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What does Hamas really represent?

Commitments to Islam motivate the terrorist group to kidnap, rape, and kill Jews

A Hamas militant aims his weapon in the northern Gaza Strip on Aug. 25, 2021. Associated Press/Photo by Adel Hana

What does Hamas really represent?
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As long as Hamas operates and flourishes in the Middle East, there can be no real peace in the troubled region.

While many Arab Muslim nations recently showed a willingness and even enthusiasm to normalize relations with Israel as a legitimate reality in the region, Hamas operates in a clearly opposite direction: Israel can never exist.

While the world has been watching atrocities committed by Hamas, many are confused as to what the terrorist group really represents. There can be no better way to understand Hamas than to review its stated motives and goals, as outlined in its founding charter from 1988.

Hamas’ charter includes 36 articles and serves as its declaration of its ideology and core values, articulated by its founders. A few elements in the charter reveal and explain clearly what Hamas stands for and its objectives.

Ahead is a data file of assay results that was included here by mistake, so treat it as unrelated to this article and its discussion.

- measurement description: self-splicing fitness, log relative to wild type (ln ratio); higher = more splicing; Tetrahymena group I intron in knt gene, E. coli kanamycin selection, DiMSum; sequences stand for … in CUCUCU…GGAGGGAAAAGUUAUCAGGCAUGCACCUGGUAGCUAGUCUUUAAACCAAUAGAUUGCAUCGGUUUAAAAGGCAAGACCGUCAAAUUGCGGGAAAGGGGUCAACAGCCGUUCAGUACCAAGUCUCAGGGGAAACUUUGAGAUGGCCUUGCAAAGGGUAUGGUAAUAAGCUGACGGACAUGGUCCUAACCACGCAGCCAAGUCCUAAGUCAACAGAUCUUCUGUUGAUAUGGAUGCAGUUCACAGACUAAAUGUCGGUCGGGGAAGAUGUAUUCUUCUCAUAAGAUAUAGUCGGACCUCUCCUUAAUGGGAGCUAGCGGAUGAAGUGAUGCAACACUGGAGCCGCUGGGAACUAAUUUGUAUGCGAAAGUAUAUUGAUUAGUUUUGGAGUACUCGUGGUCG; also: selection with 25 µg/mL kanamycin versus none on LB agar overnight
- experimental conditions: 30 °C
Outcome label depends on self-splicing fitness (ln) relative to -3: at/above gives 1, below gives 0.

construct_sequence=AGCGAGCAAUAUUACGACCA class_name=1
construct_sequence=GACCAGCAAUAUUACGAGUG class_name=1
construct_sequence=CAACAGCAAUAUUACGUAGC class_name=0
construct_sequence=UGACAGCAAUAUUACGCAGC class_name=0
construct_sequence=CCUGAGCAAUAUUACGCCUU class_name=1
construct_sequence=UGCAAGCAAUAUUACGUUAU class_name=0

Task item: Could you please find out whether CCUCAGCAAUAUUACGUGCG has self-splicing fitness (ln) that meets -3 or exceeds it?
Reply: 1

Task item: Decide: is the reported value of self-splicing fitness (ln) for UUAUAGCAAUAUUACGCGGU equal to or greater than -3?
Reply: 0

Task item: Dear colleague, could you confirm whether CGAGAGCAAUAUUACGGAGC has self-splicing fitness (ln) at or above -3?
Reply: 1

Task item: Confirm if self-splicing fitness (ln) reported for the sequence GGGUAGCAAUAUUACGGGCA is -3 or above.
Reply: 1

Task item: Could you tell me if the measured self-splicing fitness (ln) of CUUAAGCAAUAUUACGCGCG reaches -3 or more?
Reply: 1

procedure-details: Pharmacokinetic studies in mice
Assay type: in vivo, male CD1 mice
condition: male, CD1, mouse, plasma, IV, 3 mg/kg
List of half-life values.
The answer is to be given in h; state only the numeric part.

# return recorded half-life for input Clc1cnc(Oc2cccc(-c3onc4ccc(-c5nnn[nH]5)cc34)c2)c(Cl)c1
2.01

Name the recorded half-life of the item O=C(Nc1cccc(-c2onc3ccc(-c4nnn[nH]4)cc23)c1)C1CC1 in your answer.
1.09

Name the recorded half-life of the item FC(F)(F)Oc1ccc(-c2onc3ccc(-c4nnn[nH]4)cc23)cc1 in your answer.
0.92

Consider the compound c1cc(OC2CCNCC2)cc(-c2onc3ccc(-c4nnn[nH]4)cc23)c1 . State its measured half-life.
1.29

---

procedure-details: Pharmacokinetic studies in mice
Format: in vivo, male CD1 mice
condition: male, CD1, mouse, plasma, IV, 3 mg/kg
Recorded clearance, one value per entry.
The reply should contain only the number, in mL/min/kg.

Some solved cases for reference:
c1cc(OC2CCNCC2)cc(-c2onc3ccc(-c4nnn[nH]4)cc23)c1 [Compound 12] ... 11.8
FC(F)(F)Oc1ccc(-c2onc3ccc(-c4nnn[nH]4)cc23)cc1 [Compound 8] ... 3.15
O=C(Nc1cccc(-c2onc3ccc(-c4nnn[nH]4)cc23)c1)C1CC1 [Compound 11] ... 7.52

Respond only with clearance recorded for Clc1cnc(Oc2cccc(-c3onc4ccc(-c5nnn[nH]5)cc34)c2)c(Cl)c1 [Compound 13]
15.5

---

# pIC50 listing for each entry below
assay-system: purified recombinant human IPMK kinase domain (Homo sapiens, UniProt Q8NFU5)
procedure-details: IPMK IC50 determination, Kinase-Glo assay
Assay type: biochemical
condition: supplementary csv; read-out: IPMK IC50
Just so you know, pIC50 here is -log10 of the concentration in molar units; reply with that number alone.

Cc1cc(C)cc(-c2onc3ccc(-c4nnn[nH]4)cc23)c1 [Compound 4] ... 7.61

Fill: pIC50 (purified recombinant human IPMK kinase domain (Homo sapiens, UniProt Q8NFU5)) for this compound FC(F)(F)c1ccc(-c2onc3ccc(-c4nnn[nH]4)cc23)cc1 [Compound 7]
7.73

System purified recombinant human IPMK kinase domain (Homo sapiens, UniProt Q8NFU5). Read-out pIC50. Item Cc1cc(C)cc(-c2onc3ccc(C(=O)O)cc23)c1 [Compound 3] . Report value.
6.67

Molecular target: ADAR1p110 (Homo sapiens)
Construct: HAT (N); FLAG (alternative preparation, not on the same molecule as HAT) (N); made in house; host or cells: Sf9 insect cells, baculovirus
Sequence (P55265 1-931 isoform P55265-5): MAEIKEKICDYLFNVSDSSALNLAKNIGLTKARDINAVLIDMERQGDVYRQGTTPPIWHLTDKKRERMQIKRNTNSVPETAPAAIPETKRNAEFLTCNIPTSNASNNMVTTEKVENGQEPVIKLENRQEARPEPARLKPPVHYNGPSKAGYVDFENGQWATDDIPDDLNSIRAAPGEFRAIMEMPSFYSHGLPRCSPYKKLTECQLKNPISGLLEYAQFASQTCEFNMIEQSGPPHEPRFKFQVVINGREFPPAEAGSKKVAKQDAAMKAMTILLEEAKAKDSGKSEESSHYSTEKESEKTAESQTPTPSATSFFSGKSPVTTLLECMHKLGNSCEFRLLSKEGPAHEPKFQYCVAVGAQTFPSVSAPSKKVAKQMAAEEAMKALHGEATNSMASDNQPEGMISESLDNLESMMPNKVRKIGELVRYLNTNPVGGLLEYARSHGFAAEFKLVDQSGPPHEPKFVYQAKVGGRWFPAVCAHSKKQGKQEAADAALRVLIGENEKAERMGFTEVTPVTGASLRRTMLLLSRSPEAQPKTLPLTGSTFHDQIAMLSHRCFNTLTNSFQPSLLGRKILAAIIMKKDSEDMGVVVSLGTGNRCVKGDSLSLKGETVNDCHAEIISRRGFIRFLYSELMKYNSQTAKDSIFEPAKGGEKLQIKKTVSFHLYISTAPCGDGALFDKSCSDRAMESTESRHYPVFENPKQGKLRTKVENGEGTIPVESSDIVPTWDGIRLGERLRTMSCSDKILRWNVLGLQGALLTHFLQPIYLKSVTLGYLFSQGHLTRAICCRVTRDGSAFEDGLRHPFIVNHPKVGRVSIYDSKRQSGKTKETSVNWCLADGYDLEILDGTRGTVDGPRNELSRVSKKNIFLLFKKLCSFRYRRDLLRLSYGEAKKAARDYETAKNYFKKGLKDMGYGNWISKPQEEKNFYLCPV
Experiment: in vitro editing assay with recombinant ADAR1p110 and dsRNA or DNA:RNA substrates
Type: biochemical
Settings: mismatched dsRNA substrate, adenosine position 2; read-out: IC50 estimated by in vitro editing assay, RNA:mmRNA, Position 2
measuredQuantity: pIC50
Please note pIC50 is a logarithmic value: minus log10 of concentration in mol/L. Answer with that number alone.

The charter begins by defining the name “Hamas,” as an acronym standing for “The Islamic Resistance Movement.” Indeed, the group emerged from the Muslim Brotherhood’s Palestinian branch, and its main objective is to “resist” Israel’s existence by establishing an Islamic state to replace the Jewish state. This is evident in the opening statement of the charter, where it quotes the founder of the Muslim Brotherhood, Hassan al-Banna: “Israel will exist and will continue to exist until Islam will obliterate it, just as it obliterated others before it.”

Hamas and the Muslim Brotherhood pine to obliterate Israel. While the Palestinian Authority is willing—at least in theory—to accept the existence of Israel, Hamas views Israel as an anti-Islamic entity that must vanish. Since 2007, Hamas has been the de facto government in Gaza, and it never ceases to attempt to fulfill its vows against Israel.

In the charter’s first article, Hamas declares, “The Movement’s programme is Islam. From it, it draws its ideas, ways of thinking and understanding of the universe, life and man.” The statement is crystal clear: Hamas is committed to Islam as written.

Hamas is not only a political and military group, but explicitly a religiously militant group driven by commitments to Islam.

Hamas is not only a political and military group, but explicitly a religiously militant group driven by commitments to Islam. This is why the terrorist group doesn’t view its war as chiefly with the State of Israel, but as precisely with the Jews: “Our struggle against the Jews is very great and very serious.”

The group doesn’t separate religion from state and is deeply rooted in Islam as its driving force. This is why the charter defines the official slogan of Hamas as: “Allah is its target, the Prophet is its model, the Koran its constitution: Jihad is its path and death for the sake of Allah is the loftiest of its wishes.”